Twelve of The Townsend 100 Companies had an operating loss in 9 months of 2007, the 4th lowest number in the last 8 years. Largest operating losses were reported by MetLife Investors, $466 million; Allianz Life, $329 million; Lincoln Life & Annuity, $190 million; and OM Financial Life, $114 million.

Only 37 of The Townsend 100 Companies had net capital losses for 9 months of 2007, down from 44 companies in 2006. In the previous 8 years, 1999-2006, an average of 60 companies per year had net capital losses for 9 months.

Largest net capital gains were reported by Northwestern Mutual, $1.037 billion; Teachers Insurance & Annuity, $746 million; and Transamerica Occidental, $553 million. The largest net capital losses were reported by Protective Life, $523 million; AGC Life, $425 million; and MetLife Insurance Company of CT, $415 million.

Only 5 of The Townsend 100 Companies reported both operating losses and net capital losses in 9 months of 2007. In the previous 8 years, 1999-2006, an average of 9 companies per year had both operating losses and net capital losses at 9 months.

Thirty-one of the Townsend 100 Companies paid in new surplus, but, net of accounting reversals of previous surplus paid-in, the 100 companies showed a negative contribution to surplus of $1.1 billion in 9 months of 2007.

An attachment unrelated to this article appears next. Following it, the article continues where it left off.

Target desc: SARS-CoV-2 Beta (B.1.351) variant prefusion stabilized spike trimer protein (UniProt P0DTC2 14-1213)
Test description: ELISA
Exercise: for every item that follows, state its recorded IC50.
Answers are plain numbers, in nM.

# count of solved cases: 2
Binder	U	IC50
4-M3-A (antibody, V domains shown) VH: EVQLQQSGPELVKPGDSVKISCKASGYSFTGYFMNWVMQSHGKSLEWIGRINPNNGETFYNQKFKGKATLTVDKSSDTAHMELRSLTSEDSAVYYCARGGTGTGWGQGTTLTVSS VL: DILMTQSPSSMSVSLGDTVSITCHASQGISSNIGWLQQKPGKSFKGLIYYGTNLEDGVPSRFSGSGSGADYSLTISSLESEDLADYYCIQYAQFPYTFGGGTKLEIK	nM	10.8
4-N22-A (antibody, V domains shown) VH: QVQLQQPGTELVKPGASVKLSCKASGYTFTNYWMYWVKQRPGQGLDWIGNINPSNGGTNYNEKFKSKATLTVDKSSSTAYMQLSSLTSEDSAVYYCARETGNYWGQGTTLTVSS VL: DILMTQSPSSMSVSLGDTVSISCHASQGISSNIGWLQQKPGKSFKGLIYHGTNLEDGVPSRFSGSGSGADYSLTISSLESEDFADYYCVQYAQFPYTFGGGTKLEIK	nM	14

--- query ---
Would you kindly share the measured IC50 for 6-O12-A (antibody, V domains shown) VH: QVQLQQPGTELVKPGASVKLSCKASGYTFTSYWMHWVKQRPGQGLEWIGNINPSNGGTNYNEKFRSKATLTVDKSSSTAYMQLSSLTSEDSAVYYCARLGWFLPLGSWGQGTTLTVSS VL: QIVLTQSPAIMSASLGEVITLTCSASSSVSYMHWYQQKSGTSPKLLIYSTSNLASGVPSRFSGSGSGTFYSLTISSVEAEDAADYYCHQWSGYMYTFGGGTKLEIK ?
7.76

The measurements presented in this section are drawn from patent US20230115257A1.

Although aggregate shareholder dividend payments rose 2%, the number of companies paying shareholder dividends in the first 9 months of 2007 was only 51 companies, falling short of the record high of 53 companies in 9 months of 2006.

With a majority 51 companies (of the Townsend 100) paying shareholder dividends in 9 months of 2007, a total of 25 companies posted surplus declines. The largest percentage declines were: MetLife Investors USA, off 84%; Reassure America, off 35%; Life Investors, off 23%; Pruco Life of Arizona, off 21%;, and Swiss Re Life & Health, off 20%.

Large shareholder dividend payments and surplus declines included: Aetna Life, $994 million with a 6% surplus decline; Riversource Life, $800 million with a 12% surplus decline; AGC Life, $773 million with a 4% surplus decline; Lincoln National, $761 million with a 3% surplus decline; Great-West Life & Annuity, $548 million with a 10% surplus decline; and Variable Annuity Life, $525 million with a 2% surplus decline.

Two health insurers, United HealthCare and AFLAC, paid shareholder dividends of $1.5 billion and $0.8 billion, respectively, but had strong operating earnings and posted surplus gains of 14% and 12%, respectively, in the first 9 months of 2007.

Largest aggregate surplus gains for 9 months of 2007 were: Teachers Insurance & Annuity, $2.9 billion; Northwestern Mutual, $1.3 billion; and Metropolitan Life, $1.3 billion.

Excluding surplus paid-in, the largest percentage gains in surplus for 9 months of 2007 were reported by Monumental Life, 21%; Protective Life, 20%; and John Hancock Variable Life, 18%.

Frederick S. Townsend, President of Townsend & Schupp Capital Markets, can be reached at [email protected]. Laurie Dallaire, President of Insurance Consulting & Analysis, can be reached at [email protected].